Pat Mooney on the climate crisis: “If we keep doing it as we are, we will fail”
1985 Laureate Pat Mooney is not only an endless optimist, but at the age of 75, he’s still at the forefront of the fight for food security and safeguarding the planet’s genetic heritage. In 1972, he was invited to the first UN Environmental Conference on the Human Environment but decided not to attend. Fifty years later, as the conference was reconvened in Stockholm, he changed his mind.
“Stockholm 50 years ago did not have it right,” Mooney said as he sat down with Right Livelihood to talk about the – at the time – upcoming Stockholm+50 conference. “They were too focused on the environment and not focused enough on inequities in our world.”
While acknowledging that he did in fact misjudge the 1972 conference as a gathering for “garbage pickers and bicycle enthusiasts,” Mooney said he remained concerned that the world still needed to put these issues together in ways not done before. If not, we’re in for another failure. Only this time, we won’t have another 50 years to spare.
While in Stockholm to attend the conference he once objected to, he emphasised the importance of participation in the climate discussion. It’s quite simple, he said: “Societies lead governments. Governments don’t lead society.” He pointed to the fact that even though governments have a vital role to play, governments don’t have the courage civil society does. That means societies are overdue for some “tough love.”
To paint a picture, he used the concept of Stockholm Syndrome to characterise the relationship between civil society and UN mechanisms.
“I was afraid then, and I’m afraid now still, that civil society fell in love with the United Nations system and was prepared to march to the drums of the UN agenda and governmental agendas for too long,” he said. “We need tough love. We need to really address the fact that our governments aren’t doing what they have to do.”
Mooney received the Right Livelihood Award in 1983 “for working to save the world’s genetic plant heritage.” This fight has continued and evolved over the last four decades. Nowadays, Mooney is working on a new project called “The Long Food Movement,” which aims to map the trajectory of global food systems and food supply over a longer period. The idea is that food production can’t move ahead and have success if people think only a couple of years ahead. Mooney says people need to be thinking a generation ahead when it comes to such vital processes.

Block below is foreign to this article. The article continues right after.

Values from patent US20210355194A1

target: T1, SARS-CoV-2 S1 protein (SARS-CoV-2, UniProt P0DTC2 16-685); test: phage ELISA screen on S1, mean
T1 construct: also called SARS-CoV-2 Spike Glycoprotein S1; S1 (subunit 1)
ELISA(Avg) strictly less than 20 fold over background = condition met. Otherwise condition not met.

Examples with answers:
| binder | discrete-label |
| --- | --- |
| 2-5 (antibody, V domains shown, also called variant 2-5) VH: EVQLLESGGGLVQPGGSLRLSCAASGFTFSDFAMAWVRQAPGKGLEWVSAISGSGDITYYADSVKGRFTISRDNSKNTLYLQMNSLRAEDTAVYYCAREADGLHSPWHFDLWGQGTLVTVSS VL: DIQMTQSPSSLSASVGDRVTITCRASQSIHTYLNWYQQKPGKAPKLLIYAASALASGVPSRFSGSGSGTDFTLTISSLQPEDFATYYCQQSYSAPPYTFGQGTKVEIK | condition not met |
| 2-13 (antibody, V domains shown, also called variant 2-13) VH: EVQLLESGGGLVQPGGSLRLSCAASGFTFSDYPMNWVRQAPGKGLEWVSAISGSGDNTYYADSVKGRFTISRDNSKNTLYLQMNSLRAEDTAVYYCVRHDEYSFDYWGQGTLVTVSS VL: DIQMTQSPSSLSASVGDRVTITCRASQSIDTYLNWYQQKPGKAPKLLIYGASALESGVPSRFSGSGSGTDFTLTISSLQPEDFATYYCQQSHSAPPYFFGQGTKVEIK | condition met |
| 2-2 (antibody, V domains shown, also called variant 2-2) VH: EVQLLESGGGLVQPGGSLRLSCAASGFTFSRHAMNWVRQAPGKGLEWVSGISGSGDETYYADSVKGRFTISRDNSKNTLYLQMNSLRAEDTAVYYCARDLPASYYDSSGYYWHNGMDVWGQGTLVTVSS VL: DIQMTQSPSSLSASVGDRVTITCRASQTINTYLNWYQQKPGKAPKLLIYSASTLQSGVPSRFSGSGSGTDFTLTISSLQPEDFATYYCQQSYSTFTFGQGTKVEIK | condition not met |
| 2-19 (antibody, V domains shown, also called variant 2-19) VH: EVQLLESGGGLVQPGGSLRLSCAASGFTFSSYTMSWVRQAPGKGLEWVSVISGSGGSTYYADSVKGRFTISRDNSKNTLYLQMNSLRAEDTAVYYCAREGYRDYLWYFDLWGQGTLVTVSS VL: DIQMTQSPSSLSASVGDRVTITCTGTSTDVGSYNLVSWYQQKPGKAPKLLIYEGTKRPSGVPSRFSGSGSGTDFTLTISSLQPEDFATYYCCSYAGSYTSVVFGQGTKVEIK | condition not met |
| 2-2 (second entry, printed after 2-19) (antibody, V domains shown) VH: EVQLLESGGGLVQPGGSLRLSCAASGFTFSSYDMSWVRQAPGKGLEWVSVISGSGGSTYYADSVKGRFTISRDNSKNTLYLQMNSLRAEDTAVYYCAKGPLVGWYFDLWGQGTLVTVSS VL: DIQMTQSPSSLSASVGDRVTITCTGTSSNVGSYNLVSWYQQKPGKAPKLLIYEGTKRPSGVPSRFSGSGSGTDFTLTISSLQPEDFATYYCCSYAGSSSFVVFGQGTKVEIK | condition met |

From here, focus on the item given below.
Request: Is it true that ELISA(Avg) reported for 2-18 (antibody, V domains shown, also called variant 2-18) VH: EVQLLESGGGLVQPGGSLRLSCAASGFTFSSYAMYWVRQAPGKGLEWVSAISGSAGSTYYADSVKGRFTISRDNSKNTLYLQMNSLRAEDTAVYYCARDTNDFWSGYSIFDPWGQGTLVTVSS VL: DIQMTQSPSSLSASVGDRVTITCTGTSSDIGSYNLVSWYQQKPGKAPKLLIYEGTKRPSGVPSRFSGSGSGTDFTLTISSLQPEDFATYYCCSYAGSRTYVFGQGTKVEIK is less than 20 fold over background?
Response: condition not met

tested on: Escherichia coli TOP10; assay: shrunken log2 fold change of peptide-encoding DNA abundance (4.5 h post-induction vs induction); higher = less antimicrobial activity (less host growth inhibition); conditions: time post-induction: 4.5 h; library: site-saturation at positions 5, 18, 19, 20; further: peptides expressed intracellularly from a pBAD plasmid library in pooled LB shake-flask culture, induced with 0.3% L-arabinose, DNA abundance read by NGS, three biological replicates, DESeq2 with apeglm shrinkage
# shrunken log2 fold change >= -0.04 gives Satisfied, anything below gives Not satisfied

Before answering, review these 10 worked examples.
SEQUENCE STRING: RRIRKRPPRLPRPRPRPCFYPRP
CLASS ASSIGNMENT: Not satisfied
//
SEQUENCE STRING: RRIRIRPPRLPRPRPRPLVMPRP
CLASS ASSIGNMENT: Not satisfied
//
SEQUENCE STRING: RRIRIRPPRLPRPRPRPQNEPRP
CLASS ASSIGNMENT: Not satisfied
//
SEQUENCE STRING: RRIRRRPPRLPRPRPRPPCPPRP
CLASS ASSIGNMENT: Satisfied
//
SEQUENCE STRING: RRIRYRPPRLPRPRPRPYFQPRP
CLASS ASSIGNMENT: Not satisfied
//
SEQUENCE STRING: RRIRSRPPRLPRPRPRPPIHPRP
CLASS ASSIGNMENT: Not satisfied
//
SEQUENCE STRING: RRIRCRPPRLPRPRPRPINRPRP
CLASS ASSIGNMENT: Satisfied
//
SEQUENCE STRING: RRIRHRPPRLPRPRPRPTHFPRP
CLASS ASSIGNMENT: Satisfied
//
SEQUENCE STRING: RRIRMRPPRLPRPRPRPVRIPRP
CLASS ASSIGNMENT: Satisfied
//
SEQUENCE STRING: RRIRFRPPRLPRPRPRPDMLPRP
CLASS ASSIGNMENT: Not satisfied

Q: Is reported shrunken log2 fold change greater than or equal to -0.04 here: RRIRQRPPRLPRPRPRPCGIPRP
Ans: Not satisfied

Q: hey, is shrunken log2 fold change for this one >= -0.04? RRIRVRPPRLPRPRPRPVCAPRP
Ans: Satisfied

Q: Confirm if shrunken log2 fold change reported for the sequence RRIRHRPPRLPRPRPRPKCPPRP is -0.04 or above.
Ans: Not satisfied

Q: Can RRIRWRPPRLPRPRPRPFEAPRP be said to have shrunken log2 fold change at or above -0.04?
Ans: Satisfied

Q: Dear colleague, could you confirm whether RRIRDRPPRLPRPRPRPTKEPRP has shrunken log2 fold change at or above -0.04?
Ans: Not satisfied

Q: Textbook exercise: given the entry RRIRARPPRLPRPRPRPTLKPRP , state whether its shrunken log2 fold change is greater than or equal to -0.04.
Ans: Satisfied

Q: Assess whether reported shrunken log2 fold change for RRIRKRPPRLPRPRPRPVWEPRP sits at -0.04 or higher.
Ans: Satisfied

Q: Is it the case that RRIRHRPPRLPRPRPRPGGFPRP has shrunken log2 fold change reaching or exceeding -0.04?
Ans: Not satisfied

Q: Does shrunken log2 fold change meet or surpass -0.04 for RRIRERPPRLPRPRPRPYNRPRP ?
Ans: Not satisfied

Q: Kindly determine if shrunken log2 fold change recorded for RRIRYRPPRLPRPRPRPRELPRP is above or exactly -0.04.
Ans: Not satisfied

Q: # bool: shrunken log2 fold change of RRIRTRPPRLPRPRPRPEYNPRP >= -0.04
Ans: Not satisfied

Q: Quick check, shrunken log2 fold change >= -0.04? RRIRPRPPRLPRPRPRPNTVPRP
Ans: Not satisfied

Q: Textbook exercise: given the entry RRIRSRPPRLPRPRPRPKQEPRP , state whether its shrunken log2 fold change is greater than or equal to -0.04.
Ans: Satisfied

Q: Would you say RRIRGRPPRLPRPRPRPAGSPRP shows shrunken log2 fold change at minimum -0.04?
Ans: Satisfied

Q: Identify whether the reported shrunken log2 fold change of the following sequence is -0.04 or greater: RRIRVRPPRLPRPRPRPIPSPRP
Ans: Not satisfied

As a veteran activist and campaigner for change, he said a big lesson from the last decades has been that change requires foresight and vision beyond what’s right in front of people. The food movement is only one part of a much wider series of movements and civil society actions.
“To be visionary is a demand – we have to be,” Mooney said. “Otherwise, we cannot function in the world today simply narrowly seeing one issue by itself without recognising that we’re connected to others. So, being visionary to me means both looking wide, seeing the horizon, scanning the horizon, seeing all that is there and at the same time looking far enough ahead, to at least recognise where the threats are.”
Mooney noted his family refers to his optimism as a genetic feature that he just can’t help. Even though an inherent belief that people are good has kept him going, he acknowledges that in a time of crisis, that’s not always enough to remain hopeful.
“I’ve been asked by my children and my grandchildren to give them reasons to have hope,” he said. “And it was hard initially. Here we are with the European war. Here we are with a pandemic. Here we are with a food crisis. And once again, our climate is collapsing. But I still find myself genuinely optimistic that humanity will get through this. It’s only been in times of major crisis that humanity has advanced itself in real ways.”
He believes that crises offer opportunities, not only hurdles.
“The reason we call it the sixth extinction is that we survived the other five,” Mooney said. “The world has carried on and we can get through these things. Nature is more diverse and more resilient than we think it is. Human beings are better and more resilient than we think they are. And that gives me optimism.”
Mooney attributes a lot of his strength to the strength and courage of his fellow Right Livelihood Laureates.
“Courageous are the people that have the guts to recognise how the world is and still confront it, still have the courage to know that the battles that they’re fighting aren’t ever entirely won,” he said. “You never have a complete victory. We always go through one battle after the next. There’s always a step back. We [the Laureates] have an affinity I think, because we know we’ve all been in battles, and we’re still fighting. I don’t know anyone who’s a Laureate that isn’t still fighting.”